Linked by Thom Holwerda on Wed 29th Aug 2012 12:07 UTC, submitted by MOS6510
Hardware, Embedded Systems "n the fall of 1977, I experimented with a newfangled PC, a Radio Shack TRS-80. For data storage it used - I kid you not - a cassette tape player. Tape had a long history with computing; I had used the IBM 2420 9-track tape system on IBM 360/370 mainframes to load software and to back-up data. Magnetic tape was common for storage in pre-personal computing days, but it had two main annoyances: it held tiny amounts of data, and it was slower than a slug on a cold spring morning. There had to be something better, for those of us excited about technology. And there was: the floppy disk."
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3.5" floppy capacities
by mrAmiga500 on Wed 29th Aug 2012 22:25 UTC
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The article says "The first 3.5” disks could only hold 720K". Actually, the first 3.5" disks were 400K (Mac formatted). They then quickly went DD (double density) - 720K on PC, 800K on Mac, 880K on Amiga - same disk, but different capacity depending on filesystem. It doubled again with HD - 1.44Mb on PC, 1.6Mb on Mac, 1.76Mb on Amiga.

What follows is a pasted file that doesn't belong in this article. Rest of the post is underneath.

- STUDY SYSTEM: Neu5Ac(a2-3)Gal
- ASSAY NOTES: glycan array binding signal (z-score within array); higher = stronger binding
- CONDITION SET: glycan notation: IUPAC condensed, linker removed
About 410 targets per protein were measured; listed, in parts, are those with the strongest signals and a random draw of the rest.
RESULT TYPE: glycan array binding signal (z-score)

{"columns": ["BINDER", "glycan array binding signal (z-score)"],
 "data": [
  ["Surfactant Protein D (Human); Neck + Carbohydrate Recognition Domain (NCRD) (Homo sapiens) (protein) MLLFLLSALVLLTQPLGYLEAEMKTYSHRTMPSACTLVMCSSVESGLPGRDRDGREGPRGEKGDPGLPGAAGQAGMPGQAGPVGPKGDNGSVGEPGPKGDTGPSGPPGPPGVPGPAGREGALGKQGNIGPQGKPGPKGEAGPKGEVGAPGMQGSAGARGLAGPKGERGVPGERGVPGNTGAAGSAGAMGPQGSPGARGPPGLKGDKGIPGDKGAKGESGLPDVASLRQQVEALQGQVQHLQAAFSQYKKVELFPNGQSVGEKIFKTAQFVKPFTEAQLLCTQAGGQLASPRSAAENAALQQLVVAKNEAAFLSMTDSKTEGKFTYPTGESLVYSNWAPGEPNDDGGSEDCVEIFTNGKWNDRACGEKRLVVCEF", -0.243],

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RE: 3.5" floppy capacities
by MOS6510 on Thu 30th Aug 2012 09:56 in reply to "3.5" floppy capacities"
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IIRC there was a tool (on the Amiga) to use some extra unused tracks on the disk to increase the capacity.

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RE[2]: 3.5" floppy capacities
by zima on Fri 31st Aug 2012 06:05 in reply to "RE: 3.5" floppy capacities"
zima Member since:

Also & its See also

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